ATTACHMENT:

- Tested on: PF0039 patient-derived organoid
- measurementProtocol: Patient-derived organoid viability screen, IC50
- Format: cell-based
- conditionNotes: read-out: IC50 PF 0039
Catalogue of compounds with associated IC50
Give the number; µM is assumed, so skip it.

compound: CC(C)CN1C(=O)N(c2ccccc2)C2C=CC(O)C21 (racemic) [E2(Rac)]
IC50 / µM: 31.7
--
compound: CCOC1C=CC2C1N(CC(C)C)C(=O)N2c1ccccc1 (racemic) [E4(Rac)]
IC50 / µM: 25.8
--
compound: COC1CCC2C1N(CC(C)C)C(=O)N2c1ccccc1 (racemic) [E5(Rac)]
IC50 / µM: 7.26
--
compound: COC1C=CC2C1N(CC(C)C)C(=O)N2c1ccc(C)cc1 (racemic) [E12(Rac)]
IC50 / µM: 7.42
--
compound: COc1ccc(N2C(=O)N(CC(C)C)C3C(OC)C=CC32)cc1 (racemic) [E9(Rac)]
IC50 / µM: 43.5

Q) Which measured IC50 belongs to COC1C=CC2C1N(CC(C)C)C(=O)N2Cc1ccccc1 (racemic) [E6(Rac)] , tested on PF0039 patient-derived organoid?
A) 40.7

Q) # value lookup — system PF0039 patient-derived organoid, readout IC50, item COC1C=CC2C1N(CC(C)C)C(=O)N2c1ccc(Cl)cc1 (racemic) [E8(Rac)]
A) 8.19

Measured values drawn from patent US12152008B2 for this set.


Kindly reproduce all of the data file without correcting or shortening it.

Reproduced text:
- Tested on: PF0039 patient-derived organoid
- measurementProtocol: Patient-derived organoid viability screen, IC50
- Format: cell-based
- conditionNotes: read-out: IC50 PF 0039
Catalogue of compounds with associated IC50
Give the number; µM is assumed, so skip it.

compound: CC(C)CN1C(=O)N(c2ccccc2)C2C=CC(O)C21 (racemic) [E2(Rac)]
IC50 / µM: 31.7
--
compound: CCOC1C=CC2C1N(CC(C)C)C(=O)N2c1ccccc1 (racemic) [E4(Rac)]
IC50 / µM: 25.8
--
compound: COC1CCC2C1N(CC(C)C)C(=O)N2c1ccccc1 (racemic) [E5(Rac)]
IC50 / µM: 7.26
--
compound: COC1C=CC2C1N(CC(C)C)C(=O)N2c1ccc(C)cc1 (racemic) [E12(Rac)]
IC50 / µM: 7.42
--
compound: COc1ccc(N2C(=O)N(CC(C)C)C3C(OC)C=CC32)cc1 (racemic) [E9(Rac)]
IC50 / µM: 43.5

Q) Which measured IC50 belongs to COC1C=CC2C1N(CC(C)C)C(=O)N2Cc1ccccc1 (racemic) [E6(Rac)] , tested on PF0039 patient-derived organoid?
A) 40.7

Q) # value lookup — system PF0039 patient-derived organoid, readout IC50, item COC1C=CC2C1N(CC(C)C)C(=O)N2c1ccc(Cl)cc1 (racemic) [E8(Rac)]
A) 8.19

Measured values drawn from patent US12152008B2 for this set.